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Bally, M; Bailey, K; Sugihara, K; Grieshaber, D; Vörös, J; Städler, B (2010). Liposome and lipid bilayer arrays towards biosensing applications. Small, 6(22):2481-2497.

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Abstract

Sensitive and selective biosensors for high-throughput screening are having an increasing impact in modern medical care. The establishment of robust protein biosensing platforms however remains challenging, especially when membrane proteins are involved. Although this type of proteins is of enormous relevance since they are considered in >60% of the pharmaceutical drug targets, their fragile nature (i.e., the requirement to preserve their natural lipid environment to avoid denaturation and loss of function) puts strong additional prerequisites onto a successful biochip. In this review, the leading approaches to create lipid membrane-based arrays towards the creation of membrane protein biosensing platforms are described. Liposomes assembled in micro- and nanoarrays and the successful set-ups containing functional membrane proteins, as well as the use of liposomes in networks, are discussed in the first part. Then, the complementary approaches to create cell-mimicking supported membrane patches on a substrate in an array format will be addressed. Finally, the progress in assembling free-standing (functional) lipid bilayers over nanopore arrays for ion channel sensing will be reported. This review illustrates the rapid pace by which advances are being made towards the creation of a heterogeneous biochip for the high-throughput screening of membrane proteins for diagnostics, drug screening, or drug discovery purposes.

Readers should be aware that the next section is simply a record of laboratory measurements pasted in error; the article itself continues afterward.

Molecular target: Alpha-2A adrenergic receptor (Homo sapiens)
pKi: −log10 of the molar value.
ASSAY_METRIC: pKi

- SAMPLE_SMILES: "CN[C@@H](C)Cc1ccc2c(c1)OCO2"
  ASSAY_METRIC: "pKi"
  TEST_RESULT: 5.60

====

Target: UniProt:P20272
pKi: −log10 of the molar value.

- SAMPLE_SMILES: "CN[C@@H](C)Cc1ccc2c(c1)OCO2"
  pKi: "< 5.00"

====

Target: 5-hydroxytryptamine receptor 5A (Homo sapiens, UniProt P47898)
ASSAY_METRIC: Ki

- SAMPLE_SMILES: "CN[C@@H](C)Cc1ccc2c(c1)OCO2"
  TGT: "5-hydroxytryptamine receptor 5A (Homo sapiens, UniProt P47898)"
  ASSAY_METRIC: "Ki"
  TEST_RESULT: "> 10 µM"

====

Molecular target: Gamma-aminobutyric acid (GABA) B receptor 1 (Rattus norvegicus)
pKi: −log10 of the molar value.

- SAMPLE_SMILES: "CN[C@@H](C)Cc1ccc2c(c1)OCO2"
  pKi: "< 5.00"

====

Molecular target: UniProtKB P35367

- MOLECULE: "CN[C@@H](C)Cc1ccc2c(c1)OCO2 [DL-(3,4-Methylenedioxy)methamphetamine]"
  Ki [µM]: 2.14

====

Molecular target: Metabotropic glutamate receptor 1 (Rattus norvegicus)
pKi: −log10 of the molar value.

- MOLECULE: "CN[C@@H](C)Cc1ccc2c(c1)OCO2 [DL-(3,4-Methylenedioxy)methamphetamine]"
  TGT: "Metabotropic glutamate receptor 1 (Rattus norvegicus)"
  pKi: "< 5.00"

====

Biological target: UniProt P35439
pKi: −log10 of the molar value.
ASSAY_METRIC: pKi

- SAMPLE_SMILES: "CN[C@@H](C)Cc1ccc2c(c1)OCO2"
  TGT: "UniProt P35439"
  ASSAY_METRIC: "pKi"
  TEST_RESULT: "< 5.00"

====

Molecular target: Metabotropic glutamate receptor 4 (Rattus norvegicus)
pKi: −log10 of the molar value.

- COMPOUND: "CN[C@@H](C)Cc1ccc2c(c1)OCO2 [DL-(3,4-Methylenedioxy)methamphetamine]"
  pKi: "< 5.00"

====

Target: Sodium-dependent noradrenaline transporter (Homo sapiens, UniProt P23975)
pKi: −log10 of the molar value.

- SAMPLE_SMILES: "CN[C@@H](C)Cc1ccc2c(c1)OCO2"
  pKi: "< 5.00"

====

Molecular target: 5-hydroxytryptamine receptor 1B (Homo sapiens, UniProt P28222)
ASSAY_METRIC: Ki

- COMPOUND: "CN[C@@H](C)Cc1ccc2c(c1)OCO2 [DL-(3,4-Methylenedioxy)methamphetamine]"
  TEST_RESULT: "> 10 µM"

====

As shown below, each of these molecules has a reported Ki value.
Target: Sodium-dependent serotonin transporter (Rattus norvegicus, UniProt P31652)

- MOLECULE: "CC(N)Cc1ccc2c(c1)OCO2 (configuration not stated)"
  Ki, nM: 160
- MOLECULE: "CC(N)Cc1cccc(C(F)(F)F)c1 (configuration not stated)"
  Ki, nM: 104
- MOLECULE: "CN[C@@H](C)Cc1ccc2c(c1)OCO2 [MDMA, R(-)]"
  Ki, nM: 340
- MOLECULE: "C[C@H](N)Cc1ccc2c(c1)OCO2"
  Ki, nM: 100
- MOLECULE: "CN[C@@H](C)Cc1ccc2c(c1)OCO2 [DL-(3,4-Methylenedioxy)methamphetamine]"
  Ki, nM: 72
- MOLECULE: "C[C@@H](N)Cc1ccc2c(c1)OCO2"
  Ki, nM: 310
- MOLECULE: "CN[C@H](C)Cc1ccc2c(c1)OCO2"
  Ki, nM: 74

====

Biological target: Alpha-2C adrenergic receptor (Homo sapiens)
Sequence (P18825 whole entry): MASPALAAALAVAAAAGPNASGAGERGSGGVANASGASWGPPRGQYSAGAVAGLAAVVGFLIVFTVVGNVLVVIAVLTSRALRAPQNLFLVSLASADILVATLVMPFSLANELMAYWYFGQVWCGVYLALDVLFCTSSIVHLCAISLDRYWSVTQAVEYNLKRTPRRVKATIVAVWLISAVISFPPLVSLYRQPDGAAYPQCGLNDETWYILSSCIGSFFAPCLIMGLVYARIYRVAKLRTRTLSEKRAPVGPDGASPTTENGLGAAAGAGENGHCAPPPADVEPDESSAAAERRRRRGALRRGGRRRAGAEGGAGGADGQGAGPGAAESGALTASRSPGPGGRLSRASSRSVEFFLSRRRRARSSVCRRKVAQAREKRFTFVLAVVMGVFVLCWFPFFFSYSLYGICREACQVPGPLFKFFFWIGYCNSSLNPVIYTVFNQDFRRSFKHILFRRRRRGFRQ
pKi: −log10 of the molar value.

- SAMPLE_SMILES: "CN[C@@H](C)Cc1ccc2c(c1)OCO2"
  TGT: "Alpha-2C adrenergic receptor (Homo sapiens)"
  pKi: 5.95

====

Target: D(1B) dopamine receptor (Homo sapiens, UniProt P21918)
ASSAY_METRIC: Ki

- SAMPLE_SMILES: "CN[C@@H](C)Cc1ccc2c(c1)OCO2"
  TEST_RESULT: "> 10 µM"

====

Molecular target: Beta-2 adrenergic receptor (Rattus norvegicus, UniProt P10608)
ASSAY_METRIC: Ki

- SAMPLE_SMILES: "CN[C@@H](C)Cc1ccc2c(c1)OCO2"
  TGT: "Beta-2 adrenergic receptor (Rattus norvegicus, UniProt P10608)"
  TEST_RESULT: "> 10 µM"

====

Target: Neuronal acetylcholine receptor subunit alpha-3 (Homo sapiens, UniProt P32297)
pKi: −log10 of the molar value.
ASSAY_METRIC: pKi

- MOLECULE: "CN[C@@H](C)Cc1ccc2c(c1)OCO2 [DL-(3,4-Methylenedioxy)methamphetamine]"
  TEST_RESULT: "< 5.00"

Item Type:Journal Article, refereed, original work
Communities & Collections:04 Faculty of Medicine > Institute of Biomedical Engineering
DDC:170 Ethics
610 Medicine & health
Language:English
Date:2010
Deposited On:26 Jan 2011 13:10
Last Modified:28 Nov 2013 01:12
Publisher:Wiley-Blackwell
ISSN:1613-6810
Free access at:Publisher DOI. An embargo period may apply.
Publisher DOI:10.1002/smll.201000644
PubMed ID:20925039
Citations:Web of Science®. Times Cited: 56
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